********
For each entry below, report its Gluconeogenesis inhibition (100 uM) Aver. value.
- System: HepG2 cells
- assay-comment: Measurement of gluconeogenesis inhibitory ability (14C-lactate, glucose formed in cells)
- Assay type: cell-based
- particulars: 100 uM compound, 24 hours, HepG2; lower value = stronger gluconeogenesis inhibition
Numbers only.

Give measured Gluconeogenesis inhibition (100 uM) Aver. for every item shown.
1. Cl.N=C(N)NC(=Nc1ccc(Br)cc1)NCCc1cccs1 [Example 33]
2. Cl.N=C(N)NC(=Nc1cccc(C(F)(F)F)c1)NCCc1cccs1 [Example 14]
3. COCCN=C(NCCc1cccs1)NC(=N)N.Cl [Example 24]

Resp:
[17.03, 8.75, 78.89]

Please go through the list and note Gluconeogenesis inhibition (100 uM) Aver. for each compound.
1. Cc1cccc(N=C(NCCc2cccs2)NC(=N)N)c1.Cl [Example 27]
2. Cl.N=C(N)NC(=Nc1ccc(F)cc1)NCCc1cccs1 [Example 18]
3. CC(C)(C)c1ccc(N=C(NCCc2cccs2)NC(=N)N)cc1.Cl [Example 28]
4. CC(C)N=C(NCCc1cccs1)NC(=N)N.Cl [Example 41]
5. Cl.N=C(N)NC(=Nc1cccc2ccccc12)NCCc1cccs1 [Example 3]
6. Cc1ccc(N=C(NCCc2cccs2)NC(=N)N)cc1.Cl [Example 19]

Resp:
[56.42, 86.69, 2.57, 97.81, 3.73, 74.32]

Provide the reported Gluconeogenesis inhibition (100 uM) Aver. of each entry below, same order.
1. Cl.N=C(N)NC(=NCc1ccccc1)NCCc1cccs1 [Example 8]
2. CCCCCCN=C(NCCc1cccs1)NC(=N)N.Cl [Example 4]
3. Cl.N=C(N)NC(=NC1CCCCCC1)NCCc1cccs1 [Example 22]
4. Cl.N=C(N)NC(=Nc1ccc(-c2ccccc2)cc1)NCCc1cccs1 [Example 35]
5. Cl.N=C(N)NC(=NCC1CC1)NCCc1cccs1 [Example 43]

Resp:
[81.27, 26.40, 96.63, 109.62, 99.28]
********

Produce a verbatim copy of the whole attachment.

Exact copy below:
For each entry below, report its Gluconeogenesis inhibition (100 uM) Aver. value.
- System: HepG2 cells
- assay-comment: Measurement of gluconeogenesis inhibitory ability (14C-lactate, glucose formed in cells)
- Assay type: cell-based
- particulars: 100 uM compound, 24 hours, HepG2; lower value = stronger gluconeogenesis inhibition
Numbers only.

Give measured Gluconeogenesis inhibition (100 uM) Aver. for every item shown.
1. Cl.N=C(N)NC(=Nc1ccc(Br)cc1)NCCc1cccs1 [Example 33]
2. Cl.N=C(N)NC(=Nc1cccc(C(F)(F)F)c1)NCCc1cccs1 [Example 14]
3. COCCN=C(NCCc1cccs1)NC(=N)N.Cl [Example 24]

Resp:
[17.03, 8.75, 78.89]

Please go through the list and note Gluconeogenesis inhibition (100 uM) Aver. for each compound.
1. Cc1cccc(N=C(NCCc2cccs2)NC(=N)N)c1.Cl [Example 27]
2. Cl.N=C(N)NC(=Nc1ccc(F)cc1)NCCc1cccs1 [Example 18]
3. CC(C)(C)c1ccc(N=C(NCCc2cccs2)NC(=N)N)cc1.Cl [Example 28]
4. CC(C)N=C(NCCc1cccs1)NC(=N)N.Cl [Example 41]
5. Cl.N=C(N)NC(=Nc1cccc2ccccc12)NCCc1cccs1 [Example 3]
6. Cc1ccc(N=C(NCCc2cccs2)NC(=N)N)cc1.Cl [Example 19]

Resp:
[56.42, 86.69, 2.57, 97.81, 3.73, 74.32]

Provide the reported Gluconeogenesis inhibition (100 uM) Aver. of each entry below, same order.
1. Cl.N=C(N)NC(=NCc1ccccc1)NCCc1cccs1 [Example 8]
2. CCCCCCN=C(NCCc1cccs1)NC(=N)N.Cl [Example 4]
3. Cl.N=C(N)NC(=NC1CCCCCC1)NCCc1cccs1 [Example 22]
4. Cl.N=C(N)NC(=Nc1ccc(-c2ccccc2)cc1)NCCc1cccs1 [Example 35]
5. Cl.N=C(N)NC(=NCC1CC1)NCCc1cccs1 [Example 43]

Resp:
[81.27, 26.40, 96.63, 109.62, 99.28]